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understood that the work here alluded to is the celebrated Commentaries of Blackstone. For the adoption of this course, two strong reasons may be adduced. In the first place, it would be impossible to produce an original work which could offer such powerful claims for support as founded on the text of the commentaries themselves. In the second place, it must be evident that nothing could be more useful than to familiarise the young student with the plan, subjects, and even the language of the great work to which he was being introduced.

The present work, then, presents an abridgment of those portions of the Commentaries which are law at the present day. The abridginent is not, indeed, a literal one; but, generally speaking, all those portions of the Commentaries which a beginner can profitably study, have been carefully preserved. Merely to do this, however, would obviously not fully meet the wants of the student; and therefore, in addition, ample notice has been taken of the many alterations made in the law since Blackstone's time. Thus the student has presented to him a faithful view of the law as it at present exists. In fact, about one half of the present work is founded on Blackstone, whilst the other half

consists of notices of the late alterations in the law.

It should be stated that some of the chapters have been wholly re-written, on account of the great changes made since the Commentaries were published. This is the case with the chapters treating of Bankruptcy and Insolvency, the early sections of Proceedings at Law, the chapter of Equity Proceedings, Summary Proceedings before Justices, &c. To have attempted, in these instances, to weave in Blackstone's text would have been labour in vain, as scarcely a line is now law.

In order to enable the student readily to refer to . Blackstone, and also to the new Commentaries of Mr. Serjeant Stephen (founded on Blackstone) a reference is made at the beginning of each chapter and section to the corresponding parts of those works. This will enable the student to read the present work alone or in connection with Blackstone or Stephen. The young beginner, however, is not recommended to adopt this latter course, but it may prove very useful to the more advanced student. It will be noticed that the chapters of the present work do not all correspond with Blackstone's Commentaries, which arises from the occasional compression of two or more of Blackstone's chapters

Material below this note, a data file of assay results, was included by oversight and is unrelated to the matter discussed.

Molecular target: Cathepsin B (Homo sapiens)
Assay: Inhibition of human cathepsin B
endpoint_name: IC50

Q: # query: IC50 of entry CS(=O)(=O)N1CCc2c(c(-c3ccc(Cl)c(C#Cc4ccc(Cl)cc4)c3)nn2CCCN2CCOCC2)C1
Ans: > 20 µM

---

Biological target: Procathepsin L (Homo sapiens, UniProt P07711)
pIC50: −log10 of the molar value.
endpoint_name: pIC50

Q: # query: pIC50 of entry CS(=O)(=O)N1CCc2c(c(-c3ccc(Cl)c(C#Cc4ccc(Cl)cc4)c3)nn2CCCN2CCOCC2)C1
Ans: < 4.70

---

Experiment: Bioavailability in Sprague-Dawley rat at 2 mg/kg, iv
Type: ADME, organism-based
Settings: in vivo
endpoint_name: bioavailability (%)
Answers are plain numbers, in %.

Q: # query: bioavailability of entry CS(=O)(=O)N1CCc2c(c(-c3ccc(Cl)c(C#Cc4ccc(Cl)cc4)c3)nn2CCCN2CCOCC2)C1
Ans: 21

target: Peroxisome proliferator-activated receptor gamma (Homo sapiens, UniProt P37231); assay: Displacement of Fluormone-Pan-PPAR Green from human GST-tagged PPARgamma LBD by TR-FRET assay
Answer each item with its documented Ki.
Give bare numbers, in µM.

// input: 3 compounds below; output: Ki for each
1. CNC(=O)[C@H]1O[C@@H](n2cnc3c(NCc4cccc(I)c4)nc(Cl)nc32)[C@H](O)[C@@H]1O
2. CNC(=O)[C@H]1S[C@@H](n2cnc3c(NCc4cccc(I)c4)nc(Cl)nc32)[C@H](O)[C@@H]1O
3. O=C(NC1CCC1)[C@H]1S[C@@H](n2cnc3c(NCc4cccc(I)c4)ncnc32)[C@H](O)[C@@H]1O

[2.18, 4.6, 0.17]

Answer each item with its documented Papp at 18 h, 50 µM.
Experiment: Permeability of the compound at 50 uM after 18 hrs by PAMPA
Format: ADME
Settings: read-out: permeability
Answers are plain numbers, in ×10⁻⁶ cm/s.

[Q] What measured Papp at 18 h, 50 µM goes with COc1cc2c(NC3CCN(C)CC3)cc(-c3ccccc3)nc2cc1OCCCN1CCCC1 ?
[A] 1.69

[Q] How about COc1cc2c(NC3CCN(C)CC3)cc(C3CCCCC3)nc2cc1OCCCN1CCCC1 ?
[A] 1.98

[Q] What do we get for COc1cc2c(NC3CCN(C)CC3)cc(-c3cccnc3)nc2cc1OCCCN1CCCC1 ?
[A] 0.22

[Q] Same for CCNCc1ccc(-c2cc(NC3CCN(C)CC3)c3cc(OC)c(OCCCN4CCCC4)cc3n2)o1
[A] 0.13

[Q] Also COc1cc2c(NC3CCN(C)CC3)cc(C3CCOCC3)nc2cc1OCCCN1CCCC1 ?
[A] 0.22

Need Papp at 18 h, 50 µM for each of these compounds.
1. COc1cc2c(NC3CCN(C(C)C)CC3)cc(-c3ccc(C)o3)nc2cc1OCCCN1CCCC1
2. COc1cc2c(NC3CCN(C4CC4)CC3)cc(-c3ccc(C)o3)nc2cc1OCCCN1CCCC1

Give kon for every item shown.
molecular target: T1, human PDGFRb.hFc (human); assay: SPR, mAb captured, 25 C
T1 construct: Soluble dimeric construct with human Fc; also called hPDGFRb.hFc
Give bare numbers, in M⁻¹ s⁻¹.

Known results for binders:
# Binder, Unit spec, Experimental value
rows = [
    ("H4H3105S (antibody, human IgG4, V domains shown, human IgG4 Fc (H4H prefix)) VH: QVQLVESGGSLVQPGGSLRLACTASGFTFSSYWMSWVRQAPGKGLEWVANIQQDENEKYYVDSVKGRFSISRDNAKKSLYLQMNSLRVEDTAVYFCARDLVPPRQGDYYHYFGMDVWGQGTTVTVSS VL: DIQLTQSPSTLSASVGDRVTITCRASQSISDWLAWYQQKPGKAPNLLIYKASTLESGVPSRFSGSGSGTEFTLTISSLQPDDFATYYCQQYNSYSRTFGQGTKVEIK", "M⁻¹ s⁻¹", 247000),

into one.

Some slight deviation has also been made, in one or two instances, from the order of the original work, which, however, is only to the extent of treating of “ PARLIAMENT” under the head of “STATUTE Law,” and collecting all the scattered portions of the Commentaries relating to “ COURTS OF JUSTICE” into one chapter at the end of the work, which slight alterations will, it is hoped, be deemed improvements. It will be perceived that some of the statutes of the present session are embodied in the work, particularly the important statntes relative to proceedings in criminal cases, whilst some others are given in the Appendix. There are still some few of the statutes, but mostly unimportant, which are not noticed, they not being published at the time of completing this work. ·

It was originally intended not to give any other references than those at the head of each chapter and section, because the work being founded on Blackstone's Commentaries, requires no other support, except as to the new matter, which, however, invariably refers to its original—the statute law. But it was afterwards thought that it might be acceptable to the young student to have some references to works within his reach, and consequently the references to be found at the end of this volume

were added. It is hoped that the Editors will not be considered as having referred so often to their other works with any other design than to afford the reader further information from sources which, it is believed, will, in the majority of cases, be found already in his possession.

To render the work as complete and useful as possible there have been added a full Table of Contents, and a Translation of Latin Phrases.

In conclusion, it may be observed that though the work is peculiarly adapted to the young student, yet the more advanced may find it of some service, particularly if it be read concurrently with Blackstone or Stephen's Commentaries, or be used by way of reviewal.

1st September, 1848.



[See 1 Black. Com. Introd. s. 3; 1 Steph. Com. Introd. sect. 3.]

England having been subject to various foreign rulers, each of whom engrafted upon the English law some portion of those laws under which the countries from whence they came were governed, the constitution of England consequently partakes of the Roman, Pictish, Saxon, Danish, Norman, and British laws. This well-known historical fact is here mentioned as explaining the great variety of customs which obtained at the common law.

Lex scripta et non scripta.] -The laws of Eng. land are of two kinds, namely, the unwritten (lex non scripta), or common law, and the written (lex scripta), or statute law.

The lex non scripta, or unwritten law, is a collection of maxims handed down in the records of the judicial decisions of our ancestors, called the common law of the country, in contradistinction to the lex scripta, or statute law of the land. In fact, the term “common law” primâ facie applies to those portions of our laws which had their origin prior to


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